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Simon McBride: Crossing the Line

Last Updated 10/30/2012 11:36:53 AM

By: Rick J Bowen

Simon McBride Crossing the Line (Nugene)Simon McBride

Crossing the Line


Fear not, guitar aficionados, there is a new gunslinger in town, and his name is Simon McBride. Crossing the Line  marks the third album from McBride and the first in the U.S. 

Once people hear it, they will no doubt be wondering why we haven’t heard of the guy before.  McBride has been winning accolades all over the U.K and Europe since winning a “young guitarist of the year” competition at the age of 15 and signed with Nugene in 2008. The Belfast-born guitarist is Rory Gallagher, Gary Moore, Joe Bonamassa and Paul Rodgers rolled into one, and his third album proves he is for real. 

The strong 11 tracks feature some of the best guitar tone on record. McBride was aided by guitar guru Mr. Paul Reed Smith himself, who invited him to his personal studio to record – that’s some serious backing. The songs are mainly presented in the classic power trio format as McBride is joined by his wrecking crew of Paul Hamilton on drums and Carl Harvey on bass. Together they blast through riff-heavy blues rock with surgical precision. Their take on the Blood Sweat and Tears horn band soul classic “Go Down Gamblin’” is simply mind bending. The fuzzed out rocker “Heartbreaker,” a McBride original, is worthy of the name, while the sweet soulful “Home To Me” lilts across a groove so smooth it would seem more at home in Memphis than Ireland.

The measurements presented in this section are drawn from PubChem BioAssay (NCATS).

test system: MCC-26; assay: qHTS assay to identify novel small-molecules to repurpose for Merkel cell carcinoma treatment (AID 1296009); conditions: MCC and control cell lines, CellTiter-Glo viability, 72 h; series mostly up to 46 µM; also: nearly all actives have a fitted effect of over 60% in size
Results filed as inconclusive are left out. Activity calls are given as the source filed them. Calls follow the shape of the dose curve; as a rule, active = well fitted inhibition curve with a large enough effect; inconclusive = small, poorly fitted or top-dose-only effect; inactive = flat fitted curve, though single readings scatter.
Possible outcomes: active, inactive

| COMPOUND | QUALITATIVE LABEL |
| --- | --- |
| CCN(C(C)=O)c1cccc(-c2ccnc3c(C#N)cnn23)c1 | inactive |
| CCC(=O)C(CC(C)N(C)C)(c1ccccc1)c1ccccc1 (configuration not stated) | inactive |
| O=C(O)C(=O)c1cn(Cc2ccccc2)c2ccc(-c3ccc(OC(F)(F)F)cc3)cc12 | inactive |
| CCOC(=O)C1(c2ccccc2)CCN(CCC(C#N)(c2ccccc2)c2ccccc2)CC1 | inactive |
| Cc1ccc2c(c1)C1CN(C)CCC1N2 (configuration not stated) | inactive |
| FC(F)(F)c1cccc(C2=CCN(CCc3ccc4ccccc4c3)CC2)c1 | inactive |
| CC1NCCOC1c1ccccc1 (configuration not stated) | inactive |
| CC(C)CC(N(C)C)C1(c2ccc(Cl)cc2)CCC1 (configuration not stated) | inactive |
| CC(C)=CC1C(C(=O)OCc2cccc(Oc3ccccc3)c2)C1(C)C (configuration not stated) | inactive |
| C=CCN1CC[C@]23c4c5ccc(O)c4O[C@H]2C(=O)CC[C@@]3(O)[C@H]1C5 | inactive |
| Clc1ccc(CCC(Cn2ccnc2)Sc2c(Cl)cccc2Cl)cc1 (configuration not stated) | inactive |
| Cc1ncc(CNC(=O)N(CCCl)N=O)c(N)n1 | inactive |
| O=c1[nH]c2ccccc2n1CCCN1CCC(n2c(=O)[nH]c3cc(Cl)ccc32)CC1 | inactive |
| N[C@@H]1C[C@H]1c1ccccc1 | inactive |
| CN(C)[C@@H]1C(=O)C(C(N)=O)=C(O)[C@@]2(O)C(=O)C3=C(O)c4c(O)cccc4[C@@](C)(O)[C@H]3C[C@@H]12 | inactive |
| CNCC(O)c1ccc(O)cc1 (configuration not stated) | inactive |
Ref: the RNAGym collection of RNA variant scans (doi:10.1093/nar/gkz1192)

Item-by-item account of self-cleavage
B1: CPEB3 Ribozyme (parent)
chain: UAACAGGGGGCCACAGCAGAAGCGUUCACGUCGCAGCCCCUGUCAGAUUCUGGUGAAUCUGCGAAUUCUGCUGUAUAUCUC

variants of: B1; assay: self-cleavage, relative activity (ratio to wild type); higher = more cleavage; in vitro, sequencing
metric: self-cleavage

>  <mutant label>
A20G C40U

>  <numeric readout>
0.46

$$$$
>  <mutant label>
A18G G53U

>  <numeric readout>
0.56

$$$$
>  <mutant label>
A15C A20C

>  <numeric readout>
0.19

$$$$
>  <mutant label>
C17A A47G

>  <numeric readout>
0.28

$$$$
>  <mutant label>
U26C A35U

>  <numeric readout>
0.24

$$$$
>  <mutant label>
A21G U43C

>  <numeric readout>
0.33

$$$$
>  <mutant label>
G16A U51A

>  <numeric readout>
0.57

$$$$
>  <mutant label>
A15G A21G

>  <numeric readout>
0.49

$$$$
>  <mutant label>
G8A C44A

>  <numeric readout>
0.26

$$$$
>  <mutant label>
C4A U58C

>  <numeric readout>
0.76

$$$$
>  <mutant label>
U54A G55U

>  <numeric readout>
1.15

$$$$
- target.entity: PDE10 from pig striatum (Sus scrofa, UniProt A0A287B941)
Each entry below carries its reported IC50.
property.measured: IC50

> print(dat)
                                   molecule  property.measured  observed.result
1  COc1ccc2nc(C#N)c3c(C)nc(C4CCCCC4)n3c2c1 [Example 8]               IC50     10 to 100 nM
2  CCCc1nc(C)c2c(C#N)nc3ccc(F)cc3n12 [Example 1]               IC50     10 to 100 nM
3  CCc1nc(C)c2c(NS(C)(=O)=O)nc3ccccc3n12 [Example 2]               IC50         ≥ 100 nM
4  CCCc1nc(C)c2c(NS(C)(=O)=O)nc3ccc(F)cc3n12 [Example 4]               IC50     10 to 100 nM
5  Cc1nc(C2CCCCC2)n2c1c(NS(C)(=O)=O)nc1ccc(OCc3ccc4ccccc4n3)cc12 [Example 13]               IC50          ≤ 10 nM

McBride knows when to add even more fire to his majestic guitar sounds by mixing in superb vocalist Mia Simone to back him. The pair soars on the chorus of the power ballad “No Room to Breathe” and get spunky on the funk rock rambler “Don’t Be a Fool.” McBride also proves it’s not all electric guitar trickery by showing off his prowess on the acoustic guitar on the bluegrass inspired folktale “A Rock and a Storm.”  The album ends with a re-recording of “Down to the Wire,” which has appeared on McBride’s’ previous albums, but is given the full treatment here, creating the definitive version of what may become a rock guitar classic.

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